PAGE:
US drinkers get a taste for Hartlepool craft ale

Maine Brewers' Guild 2018 Winter Session held at Brick South at Thompson's Point in Portland, Maine. Photo by Whitney J. Fox Photography for Knack Factory
Maine Brewers' Guild 2018 Winter Session held at Brick South at Thompson's Point in Portland, Maine. Photo by Whitney J. Fox Photography for Knack Factory

Drinkers in America got a taste for Hartlepool beer when a host of North East ales were sent overseas in a novel exchange programme.

Breweries from across the North of England, including Camerons in Hartlepool, saw British craft beers served at the Winter Session International Beer Festival in Maine.

Maine Brewers' Guild 2018 Winter Session. About 1700 attendees sampled 57 Maine brewers and 23 United Kingdom brewers including Breakfast Stout by Cameron's Tooth and Claw nano brewery. Photo by Whitney J. Fox Photography for Knack Factory.

Maine Brewers' Guild 2018 Winter Session. About 1700 attendees sampled 57 Maine brewers and 23 United Kingdom brewers including Breakfast Stout by Cameron's Tooth and Claw nano brewery. Photo by Whitney J. Fox Photography for Knack Factory.

The UK Government-organised beer exchange gave four North East breweries an opportunity to feature their beers in the Maine Beer Box, a 40ft-long custom-built bar with 78 beer taps.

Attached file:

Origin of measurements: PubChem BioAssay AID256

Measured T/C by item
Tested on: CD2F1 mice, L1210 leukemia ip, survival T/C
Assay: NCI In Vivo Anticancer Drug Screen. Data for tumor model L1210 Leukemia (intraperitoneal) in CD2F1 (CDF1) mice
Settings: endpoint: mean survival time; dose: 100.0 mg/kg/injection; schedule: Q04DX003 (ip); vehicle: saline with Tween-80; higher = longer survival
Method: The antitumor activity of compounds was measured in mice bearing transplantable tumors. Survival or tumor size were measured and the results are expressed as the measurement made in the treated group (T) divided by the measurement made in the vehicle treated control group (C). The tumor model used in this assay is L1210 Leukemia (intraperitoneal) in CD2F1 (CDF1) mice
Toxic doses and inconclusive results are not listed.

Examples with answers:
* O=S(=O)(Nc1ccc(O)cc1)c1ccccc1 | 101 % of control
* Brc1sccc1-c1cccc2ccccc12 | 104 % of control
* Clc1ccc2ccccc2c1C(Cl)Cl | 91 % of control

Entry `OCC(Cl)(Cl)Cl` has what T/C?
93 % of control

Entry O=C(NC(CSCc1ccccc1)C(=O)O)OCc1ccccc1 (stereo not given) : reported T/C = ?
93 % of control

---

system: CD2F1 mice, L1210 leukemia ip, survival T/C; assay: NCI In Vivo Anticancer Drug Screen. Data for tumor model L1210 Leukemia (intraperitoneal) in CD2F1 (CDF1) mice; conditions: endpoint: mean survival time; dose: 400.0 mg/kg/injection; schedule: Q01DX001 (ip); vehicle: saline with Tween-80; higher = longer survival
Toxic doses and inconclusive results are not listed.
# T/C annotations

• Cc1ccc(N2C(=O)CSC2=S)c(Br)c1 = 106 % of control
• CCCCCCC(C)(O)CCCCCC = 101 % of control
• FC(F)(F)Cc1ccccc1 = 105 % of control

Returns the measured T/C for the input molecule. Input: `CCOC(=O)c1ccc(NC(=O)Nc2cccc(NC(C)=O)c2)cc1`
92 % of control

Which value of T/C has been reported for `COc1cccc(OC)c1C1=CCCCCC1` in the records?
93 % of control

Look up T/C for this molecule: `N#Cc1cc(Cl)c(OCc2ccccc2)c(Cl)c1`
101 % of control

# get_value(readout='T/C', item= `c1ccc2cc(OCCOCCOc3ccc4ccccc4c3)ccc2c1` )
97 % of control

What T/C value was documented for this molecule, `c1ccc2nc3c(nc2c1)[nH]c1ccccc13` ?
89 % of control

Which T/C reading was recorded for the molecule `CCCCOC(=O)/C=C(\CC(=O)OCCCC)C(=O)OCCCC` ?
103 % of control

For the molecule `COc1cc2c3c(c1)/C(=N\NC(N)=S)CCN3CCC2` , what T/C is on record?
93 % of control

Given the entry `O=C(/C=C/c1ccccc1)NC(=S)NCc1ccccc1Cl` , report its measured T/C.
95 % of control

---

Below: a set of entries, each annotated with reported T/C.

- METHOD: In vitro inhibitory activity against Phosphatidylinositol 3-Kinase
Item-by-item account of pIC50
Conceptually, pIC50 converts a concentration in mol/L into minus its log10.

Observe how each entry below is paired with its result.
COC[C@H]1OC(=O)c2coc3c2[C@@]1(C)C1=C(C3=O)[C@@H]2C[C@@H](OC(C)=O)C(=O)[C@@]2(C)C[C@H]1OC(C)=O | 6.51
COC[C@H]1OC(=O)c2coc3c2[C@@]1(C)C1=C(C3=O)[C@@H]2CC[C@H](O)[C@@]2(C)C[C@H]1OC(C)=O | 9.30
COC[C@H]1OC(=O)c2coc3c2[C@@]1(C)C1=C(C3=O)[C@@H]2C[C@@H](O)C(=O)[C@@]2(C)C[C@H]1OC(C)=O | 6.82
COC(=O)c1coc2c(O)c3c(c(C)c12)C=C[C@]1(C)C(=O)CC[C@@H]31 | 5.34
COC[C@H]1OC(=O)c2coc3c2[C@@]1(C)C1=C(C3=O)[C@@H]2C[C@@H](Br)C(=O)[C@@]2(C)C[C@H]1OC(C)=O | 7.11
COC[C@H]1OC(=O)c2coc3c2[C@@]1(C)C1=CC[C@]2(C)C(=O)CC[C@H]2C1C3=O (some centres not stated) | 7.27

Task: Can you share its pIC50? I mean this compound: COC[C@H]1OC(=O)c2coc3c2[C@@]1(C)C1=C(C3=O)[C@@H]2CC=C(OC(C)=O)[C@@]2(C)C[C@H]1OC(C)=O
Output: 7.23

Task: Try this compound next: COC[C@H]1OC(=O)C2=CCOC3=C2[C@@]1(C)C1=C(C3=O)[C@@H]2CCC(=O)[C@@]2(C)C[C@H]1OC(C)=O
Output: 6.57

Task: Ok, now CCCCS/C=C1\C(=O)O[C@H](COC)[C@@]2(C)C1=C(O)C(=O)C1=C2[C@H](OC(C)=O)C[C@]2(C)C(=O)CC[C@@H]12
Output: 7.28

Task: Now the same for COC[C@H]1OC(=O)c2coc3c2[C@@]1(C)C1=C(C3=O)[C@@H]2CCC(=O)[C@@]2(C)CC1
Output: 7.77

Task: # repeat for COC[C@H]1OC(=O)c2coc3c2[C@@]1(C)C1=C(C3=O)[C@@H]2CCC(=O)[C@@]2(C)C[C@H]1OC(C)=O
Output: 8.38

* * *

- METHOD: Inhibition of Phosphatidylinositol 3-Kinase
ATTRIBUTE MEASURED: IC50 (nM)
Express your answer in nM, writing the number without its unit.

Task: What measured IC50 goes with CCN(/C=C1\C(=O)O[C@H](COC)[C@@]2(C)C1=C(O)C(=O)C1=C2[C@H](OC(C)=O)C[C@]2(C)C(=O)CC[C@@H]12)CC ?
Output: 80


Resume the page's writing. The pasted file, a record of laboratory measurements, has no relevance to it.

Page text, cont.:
The Beer Box first appeared at the Leeds International Beer Festival in September where it served beer from craft breweries in America.

A Camerons Brewery spokesman said: “Working with the Department for International Trade we were offered the opportunity to send one of our beers to the US to feature at the Winter Brew Session in Portland, Maine.

“We chose to send one of the beers from our newly developed Tooth & Claw brewery.

“Having just released our Breakfast Stout, which was created by development brewer Simon Whittington, we felt this would be a great beer to represent the Tooth & Claw brewery.

“The feedback we have received from the beer from festival goers has been fantastic and it was great seeing the feature in the US.”

The 6% stout is blended with eight different malts, oats and cereals then mashed at a high temperature and matured on whole Sumatra Mandheling coffee beans to produce a thick, complex stout.

The exchange allowed both the USA and UK markets to share tips and best practice in a bid to increase exporting opportunities and help the firms to grow their business.

More than 500 new craft breweries opened in the UK in the year to September 2017, to meet the huge demand at home and overseas.

Sean Sullivan, executive director of the Maine Brewers’ Guild, said: “It gives UK brewers the chance to collaborate with those in the US that are heavily influenced by what is coming out the UK’s growing craft beer industry.

“I hope we see lots of success from the collaboration and continue to join forces with breweries from either side of the pond.”

Stephen Noblett, from the Department for International Trade, added: “It’s fantastic to see breweries taking advantage of these opportunities and, with the right support and guidance such as trade missions like this, anyone can do it.”

For details of support the Department for International Trade can provide to firms call 0345 1360169, email northeast@mobile.trade.gov.uk or visit great.gov.uk.